It’s never too late to get started!
4. Set Financial Goals
After deciding that you want to be more financially responsible, one of the tasks you should do is to create clear financial goals. It is okay to change your goals during the different stages of life. If you are married, you definitely want to set your goals together, so you are both on the same page.
Think about what you might want in the future:
- Create a budget and live by it
- Home ownership
- Getting a new car
- Paying off all debt
- Building an emergency fund (tip #2 above)
- Improve Credit Score
- Starting a college fund for kids
- Starting a retirement fund
Make sure you set both short-term, mid-term, and long-term financial goals. You want to make sure you can start ticking off some of your short-term goals while also working on your long-term goals. You could even start a goal chart. Your goal chart could include the goal, the timeline to reach the goal, the amount of money needed to reach the goal, and even an image of the goal.
5. Protect Your Health
If you are uninsured, stop what you are doing and go buy health insurance right now. An unexpected injury, illness or car accident could cost you hundreds of thousands of dollars without health insurance. It is a lot cheaper to simply budget for a monthly insurance premium. Do your research and shop around to find the best provider for your situation. Staying on top of your health regularly can prevent illness and disease for a lifetime. Eat good food, exercise, sleep, and practice moderation.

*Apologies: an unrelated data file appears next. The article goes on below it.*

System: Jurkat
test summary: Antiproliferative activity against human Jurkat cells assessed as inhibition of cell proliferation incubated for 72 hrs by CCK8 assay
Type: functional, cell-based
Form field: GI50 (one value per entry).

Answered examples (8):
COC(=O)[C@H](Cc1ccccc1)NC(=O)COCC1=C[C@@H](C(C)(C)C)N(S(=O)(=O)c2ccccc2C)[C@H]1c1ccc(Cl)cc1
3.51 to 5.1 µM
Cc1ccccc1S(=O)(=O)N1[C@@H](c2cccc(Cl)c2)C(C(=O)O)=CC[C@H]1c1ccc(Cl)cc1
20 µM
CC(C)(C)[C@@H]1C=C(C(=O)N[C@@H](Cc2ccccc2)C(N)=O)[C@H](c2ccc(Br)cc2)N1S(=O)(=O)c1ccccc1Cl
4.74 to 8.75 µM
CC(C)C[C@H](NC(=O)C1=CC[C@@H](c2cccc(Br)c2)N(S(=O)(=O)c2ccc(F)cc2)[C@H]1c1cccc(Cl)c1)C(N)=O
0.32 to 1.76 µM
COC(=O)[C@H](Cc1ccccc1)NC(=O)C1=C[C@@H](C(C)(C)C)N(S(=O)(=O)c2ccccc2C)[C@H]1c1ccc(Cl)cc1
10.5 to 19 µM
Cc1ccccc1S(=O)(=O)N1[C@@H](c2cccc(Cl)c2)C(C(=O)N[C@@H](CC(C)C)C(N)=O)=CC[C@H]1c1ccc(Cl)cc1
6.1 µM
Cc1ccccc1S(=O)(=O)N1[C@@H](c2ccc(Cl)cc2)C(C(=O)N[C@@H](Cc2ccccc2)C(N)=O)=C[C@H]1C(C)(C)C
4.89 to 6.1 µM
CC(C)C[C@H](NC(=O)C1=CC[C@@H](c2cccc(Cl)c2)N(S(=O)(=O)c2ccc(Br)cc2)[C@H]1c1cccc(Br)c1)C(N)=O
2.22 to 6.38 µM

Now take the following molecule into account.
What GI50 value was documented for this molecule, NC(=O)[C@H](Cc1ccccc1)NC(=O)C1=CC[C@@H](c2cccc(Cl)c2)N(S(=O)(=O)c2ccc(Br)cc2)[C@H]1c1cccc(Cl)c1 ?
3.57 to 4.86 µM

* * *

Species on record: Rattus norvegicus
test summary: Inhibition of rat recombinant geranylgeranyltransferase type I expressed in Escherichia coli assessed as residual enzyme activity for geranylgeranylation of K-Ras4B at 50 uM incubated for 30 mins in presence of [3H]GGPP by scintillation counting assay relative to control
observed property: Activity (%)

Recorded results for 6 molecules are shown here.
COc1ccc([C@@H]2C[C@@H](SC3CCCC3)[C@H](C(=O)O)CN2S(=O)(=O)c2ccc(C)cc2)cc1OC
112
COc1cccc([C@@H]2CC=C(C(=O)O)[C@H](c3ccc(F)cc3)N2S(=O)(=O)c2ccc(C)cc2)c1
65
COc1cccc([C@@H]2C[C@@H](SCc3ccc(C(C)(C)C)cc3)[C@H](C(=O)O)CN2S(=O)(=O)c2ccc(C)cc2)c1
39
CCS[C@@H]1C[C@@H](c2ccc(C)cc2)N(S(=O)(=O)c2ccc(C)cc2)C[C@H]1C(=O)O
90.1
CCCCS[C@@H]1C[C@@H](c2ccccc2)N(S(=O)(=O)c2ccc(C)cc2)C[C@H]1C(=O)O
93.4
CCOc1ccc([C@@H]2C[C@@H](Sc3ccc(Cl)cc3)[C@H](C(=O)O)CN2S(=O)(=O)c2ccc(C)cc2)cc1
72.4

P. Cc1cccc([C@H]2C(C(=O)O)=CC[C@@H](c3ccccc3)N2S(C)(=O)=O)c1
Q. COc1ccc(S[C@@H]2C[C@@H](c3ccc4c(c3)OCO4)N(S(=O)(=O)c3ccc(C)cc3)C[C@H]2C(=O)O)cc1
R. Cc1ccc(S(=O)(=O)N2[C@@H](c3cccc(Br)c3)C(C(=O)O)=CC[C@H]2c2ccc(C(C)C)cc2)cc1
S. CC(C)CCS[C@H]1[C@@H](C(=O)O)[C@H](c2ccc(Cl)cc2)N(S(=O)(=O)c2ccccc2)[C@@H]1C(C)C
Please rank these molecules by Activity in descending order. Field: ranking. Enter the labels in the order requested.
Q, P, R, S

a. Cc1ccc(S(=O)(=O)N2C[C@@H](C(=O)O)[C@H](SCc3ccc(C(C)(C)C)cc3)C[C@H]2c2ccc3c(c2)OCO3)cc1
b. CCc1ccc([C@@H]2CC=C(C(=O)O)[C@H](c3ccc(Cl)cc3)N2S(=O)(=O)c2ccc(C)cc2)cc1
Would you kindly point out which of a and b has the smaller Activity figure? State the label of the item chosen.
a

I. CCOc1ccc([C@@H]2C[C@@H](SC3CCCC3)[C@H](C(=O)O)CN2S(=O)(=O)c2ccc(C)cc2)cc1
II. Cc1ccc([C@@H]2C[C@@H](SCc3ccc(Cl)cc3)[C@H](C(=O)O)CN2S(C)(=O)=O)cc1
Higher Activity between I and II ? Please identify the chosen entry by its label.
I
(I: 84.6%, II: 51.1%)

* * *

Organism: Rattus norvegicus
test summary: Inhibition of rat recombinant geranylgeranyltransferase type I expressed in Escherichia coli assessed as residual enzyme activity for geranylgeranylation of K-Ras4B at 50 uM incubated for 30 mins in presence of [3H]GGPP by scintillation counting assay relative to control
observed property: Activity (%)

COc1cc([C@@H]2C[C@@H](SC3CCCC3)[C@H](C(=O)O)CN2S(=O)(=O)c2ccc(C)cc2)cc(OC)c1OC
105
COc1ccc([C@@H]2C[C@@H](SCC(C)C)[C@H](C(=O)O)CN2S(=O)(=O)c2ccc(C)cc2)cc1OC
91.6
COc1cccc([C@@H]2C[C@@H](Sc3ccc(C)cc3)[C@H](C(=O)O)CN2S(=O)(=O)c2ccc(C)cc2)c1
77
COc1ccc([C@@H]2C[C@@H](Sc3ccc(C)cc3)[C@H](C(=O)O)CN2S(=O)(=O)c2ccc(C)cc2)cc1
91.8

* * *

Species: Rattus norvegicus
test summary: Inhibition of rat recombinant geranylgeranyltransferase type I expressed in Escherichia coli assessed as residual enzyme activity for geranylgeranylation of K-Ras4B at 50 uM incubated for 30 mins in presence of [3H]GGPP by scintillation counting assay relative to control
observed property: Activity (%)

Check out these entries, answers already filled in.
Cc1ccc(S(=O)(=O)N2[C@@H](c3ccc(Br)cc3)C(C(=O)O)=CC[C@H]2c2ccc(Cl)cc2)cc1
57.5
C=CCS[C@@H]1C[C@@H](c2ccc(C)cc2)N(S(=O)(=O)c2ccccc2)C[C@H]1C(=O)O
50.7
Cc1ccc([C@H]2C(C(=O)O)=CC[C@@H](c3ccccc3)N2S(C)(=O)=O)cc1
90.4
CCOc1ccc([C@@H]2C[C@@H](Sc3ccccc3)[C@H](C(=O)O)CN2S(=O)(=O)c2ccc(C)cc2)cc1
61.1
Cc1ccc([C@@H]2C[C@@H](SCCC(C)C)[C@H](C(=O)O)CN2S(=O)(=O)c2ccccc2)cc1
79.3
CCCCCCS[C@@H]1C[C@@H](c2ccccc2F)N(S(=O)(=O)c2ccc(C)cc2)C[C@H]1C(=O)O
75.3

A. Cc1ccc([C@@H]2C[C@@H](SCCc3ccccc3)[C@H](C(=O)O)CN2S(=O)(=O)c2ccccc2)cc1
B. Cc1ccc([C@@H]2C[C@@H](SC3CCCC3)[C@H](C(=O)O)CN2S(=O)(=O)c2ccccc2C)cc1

6. Pay off Your Debts
This is a very simple step that will have an enormous impact. Whether it is student loans, a credit card or line of credit, getting rid of any debt will save you a lot of money. It will also reflect well on your credit score, which you want to keep in good condition for the future. Use your debt wisely; avoid paying for groceries or other everyday essentials on credit unless you are able to pay off the balance in full every month, and only take out a personal loan for something you really need it for, such as an emergency vehicle expense or a home repair.
7. Learn Self-Control
None of these tips will be effective without a degree of self-control. Sticking to a budget, building savings and paying off debt all require a degree of control. If you don’t control your finances on your own, they will control you. Tell your money what to do instead of wondering where it went, and you will be amazed at how quickly your financial landscape may change for the better. The sooner you can master this tip the sooner you will be on your way to getting your finances in order.
The Bottom Line
The good news is you do not need a fancy degree or a special background to become a master at managing your own money. Follow these 7 financial management tips and you could be financially prosperous. It’s never too late to get started!